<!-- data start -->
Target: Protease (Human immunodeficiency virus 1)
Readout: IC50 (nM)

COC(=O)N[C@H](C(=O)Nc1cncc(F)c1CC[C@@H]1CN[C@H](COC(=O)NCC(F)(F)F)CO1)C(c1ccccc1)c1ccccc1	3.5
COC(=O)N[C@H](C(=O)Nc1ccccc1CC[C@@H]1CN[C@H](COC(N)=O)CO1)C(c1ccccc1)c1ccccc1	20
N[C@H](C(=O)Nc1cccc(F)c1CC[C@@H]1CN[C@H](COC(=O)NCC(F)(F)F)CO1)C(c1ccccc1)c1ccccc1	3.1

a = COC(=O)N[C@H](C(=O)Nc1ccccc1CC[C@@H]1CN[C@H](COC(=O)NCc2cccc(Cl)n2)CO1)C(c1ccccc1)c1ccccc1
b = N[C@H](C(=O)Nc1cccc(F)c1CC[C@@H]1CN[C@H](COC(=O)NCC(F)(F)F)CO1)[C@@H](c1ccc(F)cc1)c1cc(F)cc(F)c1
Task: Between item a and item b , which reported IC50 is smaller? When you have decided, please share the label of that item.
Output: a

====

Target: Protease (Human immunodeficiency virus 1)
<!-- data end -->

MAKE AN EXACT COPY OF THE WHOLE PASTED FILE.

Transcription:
Target: Protease (Human immunodeficiency virus 1)
Readout: IC50 (nM)

COC(=O)N[C@H](C(=O)Nc1cncc(F)c1CC[C@@H]1CN[C@H](COC(=O)NCC(F)(F)F)CO1)C(c1ccccc1)c1ccccc1	3.5
COC(=O)N[C@H](C(=O)Nc1ccccc1CC[C@@H]1CN[C@H](COC(N)=O)CO1)C(c1ccccc1)c1ccccc1	20
N[C@H](C(=O)Nc1cccc(F)c1CC[C@@H]1CN[C@H](COC(=O)NCC(F)(F)F)CO1)C(c1ccccc1)c1ccccc1	3.1

a = COC(=O)N[C@H](C(=O)Nc1ccccc1CC[C@@H]1CN[C@H](COC(=O)NCc2cccc(Cl)n2)CO1)C(c1ccccc1)c1ccccc1
b = N[C@H](C(=O)Nc1cccc(F)c1CC[C@@H]1CN[C@H](COC(=O)NCC(F)(F)F)CO1)[C@@H](c1ccc(F)cc1)c1cc(F)cc(F)c1
Task: Between item a and item b , which reported IC50 is smaller? When you have decided, please share the label of that item.
Output: a

====

Target: Protease (Human immunodeficiency virus 1)